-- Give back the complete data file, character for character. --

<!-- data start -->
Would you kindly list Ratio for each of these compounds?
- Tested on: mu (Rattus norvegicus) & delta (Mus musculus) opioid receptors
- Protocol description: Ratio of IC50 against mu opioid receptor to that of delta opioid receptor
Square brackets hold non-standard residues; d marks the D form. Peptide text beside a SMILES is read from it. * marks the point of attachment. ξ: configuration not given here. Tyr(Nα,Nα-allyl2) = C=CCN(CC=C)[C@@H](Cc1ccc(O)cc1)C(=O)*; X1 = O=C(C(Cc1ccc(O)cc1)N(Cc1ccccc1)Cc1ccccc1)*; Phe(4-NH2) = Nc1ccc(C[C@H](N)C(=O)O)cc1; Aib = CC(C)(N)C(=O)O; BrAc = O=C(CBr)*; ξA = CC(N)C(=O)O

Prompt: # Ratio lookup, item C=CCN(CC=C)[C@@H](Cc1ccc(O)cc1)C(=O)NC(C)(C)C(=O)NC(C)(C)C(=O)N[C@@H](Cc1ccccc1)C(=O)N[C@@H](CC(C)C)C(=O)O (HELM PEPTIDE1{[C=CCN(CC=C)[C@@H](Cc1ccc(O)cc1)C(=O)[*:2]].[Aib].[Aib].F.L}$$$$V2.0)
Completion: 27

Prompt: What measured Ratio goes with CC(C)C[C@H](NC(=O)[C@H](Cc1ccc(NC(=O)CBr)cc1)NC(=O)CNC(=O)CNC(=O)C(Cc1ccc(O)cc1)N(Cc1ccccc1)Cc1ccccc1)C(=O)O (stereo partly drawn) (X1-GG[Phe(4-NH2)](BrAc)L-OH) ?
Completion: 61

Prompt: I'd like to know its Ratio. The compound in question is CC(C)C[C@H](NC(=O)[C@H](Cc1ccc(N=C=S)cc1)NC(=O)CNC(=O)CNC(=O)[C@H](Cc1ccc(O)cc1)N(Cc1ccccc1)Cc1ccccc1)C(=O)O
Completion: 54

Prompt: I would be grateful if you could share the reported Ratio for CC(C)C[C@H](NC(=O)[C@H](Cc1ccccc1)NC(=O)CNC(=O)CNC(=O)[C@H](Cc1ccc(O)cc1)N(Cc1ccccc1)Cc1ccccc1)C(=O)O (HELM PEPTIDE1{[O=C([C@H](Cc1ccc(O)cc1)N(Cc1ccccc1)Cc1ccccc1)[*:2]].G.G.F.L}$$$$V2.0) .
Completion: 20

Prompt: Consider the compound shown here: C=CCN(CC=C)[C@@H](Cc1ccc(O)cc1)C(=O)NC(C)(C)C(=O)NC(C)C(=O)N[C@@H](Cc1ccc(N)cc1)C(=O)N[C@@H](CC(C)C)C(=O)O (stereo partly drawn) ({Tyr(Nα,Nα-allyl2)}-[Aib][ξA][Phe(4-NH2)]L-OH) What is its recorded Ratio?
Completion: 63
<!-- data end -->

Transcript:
Would you kindly list Ratio for each of these compounds?
- Tested on: mu (Rattus norvegicus) & delta (Mus musculus) opioid receptors
- Protocol description: Ratio of IC50 against mu opioid receptor to that of delta opioid receptor
Square brackets hold non-standard residues; d marks the D form. Peptide text beside a SMILES is read from it. * marks the point of attachment. ξ: configuration not given here. Tyr(Nα,Nα-allyl2) = C=CCN(CC=C)[C@@H](Cc1ccc(O)cc1)C(=O)*; X1 = O=C(C(Cc1ccc(O)cc1)N(Cc1ccccc1)Cc1ccccc1)*; Phe(4-NH2) = Nc1ccc(C[C@H](N)C(=O)O)cc1; Aib = CC(C)(N)C(=O)O; BrAc = O=C(CBr)*; ξA = CC(N)C(=O)O

Prompt: # Ratio lookup, item C=CCN(CC=C)[C@@H](Cc1ccc(O)cc1)C(=O)NC(C)(C)C(=O)NC(C)(C)C(=O)N[C@@H](Cc1ccccc1)C(=O)N[C@@H](CC(C)C)C(=O)O (HELM PEPTIDE1{[C=CCN(CC=C)[C@@H](Cc1ccc(O)cc1)C(=O)[*:2]].[Aib].[Aib].F.L}$$$$V2.0)
Completion: 27

Prompt: What measured Ratio goes with CC(C)C[C@H](NC(=O)[C@H](Cc1ccc(NC(=O)CBr)cc1)NC(=O)CNC(=O)CNC(=O)C(Cc1ccc(O)cc1)N(Cc1ccccc1)Cc1ccccc1)C(=O)O (stereo partly drawn) (X1-GG[Phe(4-NH2)](BrAc)L-OH) ?
Completion: 61

Prompt: I'd like to know its Ratio. The compound in question is CC(C)C[C@H](NC(=O)[C@H](Cc1ccc(N=C=S)cc1)NC(=O)CNC(=O)CNC(=O)[C@H](Cc1ccc(O)cc1)N(Cc1ccccc1)Cc1ccccc1)C(=O)O
Completion: 54

Prompt: I would be grateful if you could share the reported Ratio for CC(C)C[C@H](NC(=O)[C@H](Cc1ccccc1)NC(=O)CNC(=O)CNC(=O)[C@H](Cc1ccc(O)cc1)N(Cc1ccccc1)Cc1ccccc1)C(=O)O (HELM PEPTIDE1{[O=C([C@H](Cc1ccc(O)cc1)N(Cc1ccccc1)Cc1ccccc1)[*:2]].G.G.F.L}$$$$V2.0) .
Completion: 20

Prompt: Consider the compound shown here: C=CCN(CC=C)[C@@H](Cc1ccc(O)cc1)C(=O)NC(C)(C)C(=O)NC(C)C(=O)N[C@@H](Cc1ccc(N)cc1)C(=O)N[C@@H](CC(C)C)C(=O)O (stereo partly drawn) ({Tyr(Nα,Nα-allyl2)}-[Aib][ξA][Phe(4-NH2)]L-OH) What is its recorded Ratio?
Completion: 63